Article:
Novelizing history is a dangerous game. Done badly, it can be tacky, cheesy, and – at very worst – offensive. Warping historical context to create a compelling story risks misrepresenting real human experience. The best historical fiction writers are able to deftly maneuver within the strict timelines given to them and use real people and real stories to bolster the narrative. In her novel The Alice Network, Kate Quinn has taken history and, with only minor adjustments and additions, woven a beautifully moving story about war, friendship, and the lasting effects of trauma on the human psyche.
In 1947, 19-year-old Charlotte St. Clair is pregnant, unmarried, and a disgrace to her wealthy American family. Sent to Switzerland to “deal” with her problem, Charlotte instead decides to run away and search for her beloved French cousin Rose, who went missing three years earlier during the height of the war. With only a slip of paper and a woman’s name, Charlotte has little to go on, but, through a series of bizarre circumstances, becomes the traveling companion of Evelyn Gardiner, a disfigured alcoholic who also happens to be a former British spy and decorated war hero. Despite her rough exterior, Eve has much to offer Charlotte in her search for Rose. Before long the two women’s lives are intricately entangled and it is clear Eve’s mysterious history may be directly linked to the disappearance of Charlotte’s cousin.
Told in alternating points of view between Charlotte’s present day search and Eve’s introduction to secret intelligence in the First World War, The Alice Network explores the total destruction of war, the strength of women, and the unbelievable lengths human beings will go to in times of chaos to protect those they love. Laced throughout the story are fan-pleasing threads of romance and friendship that ground the novel’s dense historical context and sweeten it up. Characters like Finn, who is Evelyn’s personal driver and a former soldier, brighten up the plot and offer contrast between the male and female experiences of war.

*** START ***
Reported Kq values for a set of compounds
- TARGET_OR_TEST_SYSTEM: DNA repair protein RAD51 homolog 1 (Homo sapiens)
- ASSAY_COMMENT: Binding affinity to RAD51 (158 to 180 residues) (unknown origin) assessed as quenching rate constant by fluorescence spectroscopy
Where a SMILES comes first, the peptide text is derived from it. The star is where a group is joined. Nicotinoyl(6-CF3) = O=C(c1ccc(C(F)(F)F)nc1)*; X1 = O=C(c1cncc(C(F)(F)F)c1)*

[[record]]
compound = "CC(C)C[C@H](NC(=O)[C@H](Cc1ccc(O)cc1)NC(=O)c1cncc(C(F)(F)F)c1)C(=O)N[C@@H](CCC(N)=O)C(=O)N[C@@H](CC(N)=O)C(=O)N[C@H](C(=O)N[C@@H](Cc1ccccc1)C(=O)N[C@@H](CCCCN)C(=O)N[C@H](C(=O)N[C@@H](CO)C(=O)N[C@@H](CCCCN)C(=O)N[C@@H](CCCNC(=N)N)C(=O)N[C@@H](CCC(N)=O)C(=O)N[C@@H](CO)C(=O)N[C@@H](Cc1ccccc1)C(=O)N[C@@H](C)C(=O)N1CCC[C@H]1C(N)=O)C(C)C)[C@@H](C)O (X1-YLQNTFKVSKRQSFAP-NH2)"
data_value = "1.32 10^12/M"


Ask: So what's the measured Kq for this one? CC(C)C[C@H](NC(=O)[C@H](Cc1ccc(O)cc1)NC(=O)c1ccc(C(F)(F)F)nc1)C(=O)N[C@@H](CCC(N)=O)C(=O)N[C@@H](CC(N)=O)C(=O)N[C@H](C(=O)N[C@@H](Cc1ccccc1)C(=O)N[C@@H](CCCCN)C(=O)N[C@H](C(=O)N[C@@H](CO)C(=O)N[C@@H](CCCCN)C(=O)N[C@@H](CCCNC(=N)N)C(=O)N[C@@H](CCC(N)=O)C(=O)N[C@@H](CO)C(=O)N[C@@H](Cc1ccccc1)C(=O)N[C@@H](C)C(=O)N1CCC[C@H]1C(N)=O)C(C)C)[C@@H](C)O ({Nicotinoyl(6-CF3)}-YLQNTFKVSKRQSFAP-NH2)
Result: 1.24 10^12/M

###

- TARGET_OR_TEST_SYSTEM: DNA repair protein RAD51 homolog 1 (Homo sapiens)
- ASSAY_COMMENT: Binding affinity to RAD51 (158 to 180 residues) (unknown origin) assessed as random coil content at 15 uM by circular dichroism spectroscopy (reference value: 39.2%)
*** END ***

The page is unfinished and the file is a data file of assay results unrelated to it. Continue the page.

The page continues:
Perhaps the most impressive aspect of Kate Quinn’s novel is that it is based almost entirely on truth. The titular character Alice – who ran the spy ring Eve joined in her youth – was a real person, a woman named Louise de Bettignies. A former governess, Louise was recruited into the intelligence as a young woman and, under the code name Alice Dubois, quickly became one of the biggest British assets in the First World War. Bettignies tactics and almost unfathomable ability to fool German soldiers resulted in a constant flow of secret German information to British leaders.
Eve’s character is also based on a real person, though much of her backstory has been created by Quinn. When Lousie/Alice was finally captured by German soldiers, she was with a young woman named Marguerite who claimed to have no ties to secret intelligence and cried so aggressively and pathetically that the German’s felt sorry for her and let her go. This woman, otherwise lost in history, became the basis for Eve, who in the story goes by the code name Marguerite. Quinn took a real event and, with a bit of reimagining, created a character so endearing and compelling she was able to drive a 500 page story.
The Alice Network’s dialogue is very believable, never falling into the cheesy recreations that so often plague historical fiction. Conversations between characters flow naturally and reflect the time period well. Behaviors and societal expectations - especially for women - are referenced numerous times throughout the story, grounding it firmly in the time frame being depicted.
The Alice Network is a masterpiece of a novel, and one that will appeal to lovers of history and hobby readers alike. It has intrigue and mystery, action and danger, romance and humour, and it preserves the stories of real people - real heroes - who may have otherwise gone unrecognized.